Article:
Avoid Charitable Contribution Mistakes!

Avoid Charitable Contribution Mistakes!


There are basic donation rules that must be followed when contributing to your favorite charity, but it’s easy for anyone to make a mistake.  Here are just a few common mistakes that many American taxpayers make:

Overvaluing Gifts:  This is probably the easiest mistake to make since we tend to place sentimental value on personal belongings.  Well, the IRS doesn’t share your emotional attachment and can hit you with penalties if you overvalue your donations.  You may even need to obtain a professional appraisal for certain items.  See IRS Publication 561 for detailed information.

Insufficient Documentation:  It cannot be said enough…DOCUMENT, DOCUMENT, DOCUMENT! You must be able to substantiate certain gifts and keep accurate records such as receipts, written disclosures, bank statements and a contemporaneous written acknowledgement (if required).

Donations of Corporate Stock:  Be careful about donating appreciated stock you have owned less than 1 year – for tax deduction purposes the appreciation will be deemed a short-term gain, so you will typically only be able to deduct your cost basis, not the fair market value.  Also, if it’s a poorly performing stock, you may want to sell first and give your charity cash (ask your CPA about doing an itemized deduction and taking a capital loss when you sell).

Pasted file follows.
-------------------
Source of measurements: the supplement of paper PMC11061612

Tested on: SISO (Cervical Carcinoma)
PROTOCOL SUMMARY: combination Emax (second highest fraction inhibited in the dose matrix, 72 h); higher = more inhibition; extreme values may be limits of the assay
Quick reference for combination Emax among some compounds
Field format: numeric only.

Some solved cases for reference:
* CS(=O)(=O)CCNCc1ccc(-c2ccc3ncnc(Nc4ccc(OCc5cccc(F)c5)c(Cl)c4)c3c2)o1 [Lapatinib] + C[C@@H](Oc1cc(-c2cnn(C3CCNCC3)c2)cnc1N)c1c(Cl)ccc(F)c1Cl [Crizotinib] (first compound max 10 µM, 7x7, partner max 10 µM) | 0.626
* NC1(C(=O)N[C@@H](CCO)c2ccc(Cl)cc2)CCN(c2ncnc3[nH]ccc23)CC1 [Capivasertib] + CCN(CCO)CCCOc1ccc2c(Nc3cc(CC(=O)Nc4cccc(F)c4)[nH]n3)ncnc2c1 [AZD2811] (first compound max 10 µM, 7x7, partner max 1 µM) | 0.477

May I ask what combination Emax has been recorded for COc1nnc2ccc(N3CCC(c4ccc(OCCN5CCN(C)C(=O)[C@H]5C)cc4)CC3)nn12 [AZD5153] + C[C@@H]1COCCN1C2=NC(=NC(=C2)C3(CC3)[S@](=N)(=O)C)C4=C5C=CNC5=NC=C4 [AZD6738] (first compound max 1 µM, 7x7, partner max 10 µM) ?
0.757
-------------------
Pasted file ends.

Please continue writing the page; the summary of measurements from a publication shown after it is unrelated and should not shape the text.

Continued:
Overlooked QCDs:  Do you have an IRA but won’t need your required minimum distribution this year?  One way to reduce your taxable income is to make a qualified charitable distribution (QCD).  The IRS allows you to directly contribute up to $100,000 from your IRA to a qualified charity.

Always consult with your personal tax professional to make sure you haven’t missed anything, see what opportunities are available to you and maximize your tax deductions.

Source: www.irs.gov, Publication 526


More Updates


For trusts that inherited an IRA in 2019, an important deadline is approaching. The due date to provide required trust documentation to the IRA custodian to ensure that the longest payout period possible is available for the inherited IRA is October 31, 2020. Generally, only individuals who are named on an IRA beneficiary form can

Read More »


The coronavirus-related distribution (CRD) rules for Roth conversions have a gaping hole. An “affected person” (as we have defined in previous blogs), is entitled under the CARES Act to withdraw up to $100,000 from their IRA or workplace retirement plan. A CRD avoids the 10% early distribution penalty for those under 59 1/2, can be

Read More »

Rolling Over an RMD

Like most people’s lives, the retirement world is upside down. This is made evident by a single statement: “Required minimum distributions (RMDs) can be rolled over.” Yes, that is the new normal—at least for this year. RMDs are considered the first money out of an IRA and workplace plan. Typically, these dollars are ineligible to

Read More »
Scroll to Top